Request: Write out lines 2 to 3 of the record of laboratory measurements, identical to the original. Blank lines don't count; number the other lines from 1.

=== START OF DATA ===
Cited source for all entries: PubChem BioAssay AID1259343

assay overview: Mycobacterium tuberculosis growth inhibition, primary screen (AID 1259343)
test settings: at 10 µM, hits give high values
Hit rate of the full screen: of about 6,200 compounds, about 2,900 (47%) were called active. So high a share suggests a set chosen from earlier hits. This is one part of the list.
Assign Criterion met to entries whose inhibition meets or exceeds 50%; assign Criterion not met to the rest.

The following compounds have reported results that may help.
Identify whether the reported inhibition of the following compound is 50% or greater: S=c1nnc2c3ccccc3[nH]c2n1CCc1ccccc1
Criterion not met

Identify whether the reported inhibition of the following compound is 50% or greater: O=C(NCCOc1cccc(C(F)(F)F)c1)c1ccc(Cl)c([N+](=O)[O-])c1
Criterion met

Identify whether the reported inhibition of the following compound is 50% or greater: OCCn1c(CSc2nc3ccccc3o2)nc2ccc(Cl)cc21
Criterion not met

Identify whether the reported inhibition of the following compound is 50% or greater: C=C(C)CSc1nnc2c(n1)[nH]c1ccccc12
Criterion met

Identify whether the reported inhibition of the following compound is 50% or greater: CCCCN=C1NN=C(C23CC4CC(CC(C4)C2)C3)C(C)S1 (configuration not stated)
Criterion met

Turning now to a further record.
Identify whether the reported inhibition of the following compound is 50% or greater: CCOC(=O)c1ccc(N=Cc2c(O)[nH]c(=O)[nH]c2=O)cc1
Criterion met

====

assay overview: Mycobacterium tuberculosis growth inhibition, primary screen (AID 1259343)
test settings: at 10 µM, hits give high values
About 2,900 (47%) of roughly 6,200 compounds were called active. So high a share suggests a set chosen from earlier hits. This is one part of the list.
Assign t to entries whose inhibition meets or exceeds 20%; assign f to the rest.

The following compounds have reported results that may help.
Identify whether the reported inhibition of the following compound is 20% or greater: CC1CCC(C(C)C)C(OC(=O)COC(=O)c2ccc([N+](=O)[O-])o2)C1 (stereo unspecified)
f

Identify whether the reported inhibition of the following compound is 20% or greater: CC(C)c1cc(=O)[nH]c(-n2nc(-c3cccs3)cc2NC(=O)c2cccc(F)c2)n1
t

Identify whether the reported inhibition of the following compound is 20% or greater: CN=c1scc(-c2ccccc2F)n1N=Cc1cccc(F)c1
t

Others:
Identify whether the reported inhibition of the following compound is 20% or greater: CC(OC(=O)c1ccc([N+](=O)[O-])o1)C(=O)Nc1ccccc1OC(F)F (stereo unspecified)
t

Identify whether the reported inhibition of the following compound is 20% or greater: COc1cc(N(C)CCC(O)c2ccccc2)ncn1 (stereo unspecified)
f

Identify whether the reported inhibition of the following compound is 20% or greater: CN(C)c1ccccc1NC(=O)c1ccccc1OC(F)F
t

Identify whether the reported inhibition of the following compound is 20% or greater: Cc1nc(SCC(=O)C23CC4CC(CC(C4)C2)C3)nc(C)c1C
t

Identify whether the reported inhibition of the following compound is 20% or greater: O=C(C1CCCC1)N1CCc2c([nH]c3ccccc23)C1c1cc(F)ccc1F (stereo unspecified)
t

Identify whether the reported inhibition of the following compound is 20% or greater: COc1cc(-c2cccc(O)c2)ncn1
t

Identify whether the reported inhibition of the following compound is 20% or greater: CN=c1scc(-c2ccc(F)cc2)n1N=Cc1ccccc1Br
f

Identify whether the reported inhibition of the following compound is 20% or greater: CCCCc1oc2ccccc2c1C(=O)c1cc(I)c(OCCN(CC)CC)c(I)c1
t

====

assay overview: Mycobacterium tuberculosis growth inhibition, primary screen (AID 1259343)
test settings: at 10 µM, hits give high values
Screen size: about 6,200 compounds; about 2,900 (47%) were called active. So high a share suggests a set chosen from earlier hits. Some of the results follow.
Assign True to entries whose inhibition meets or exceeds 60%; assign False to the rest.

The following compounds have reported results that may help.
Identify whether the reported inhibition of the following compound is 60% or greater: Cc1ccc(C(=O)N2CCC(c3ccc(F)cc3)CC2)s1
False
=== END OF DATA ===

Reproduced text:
assay overview: Mycobacterium tuberculosis growth inhibition, primary screen (AID 1259343)
test settings: at 10 µM, hits give high values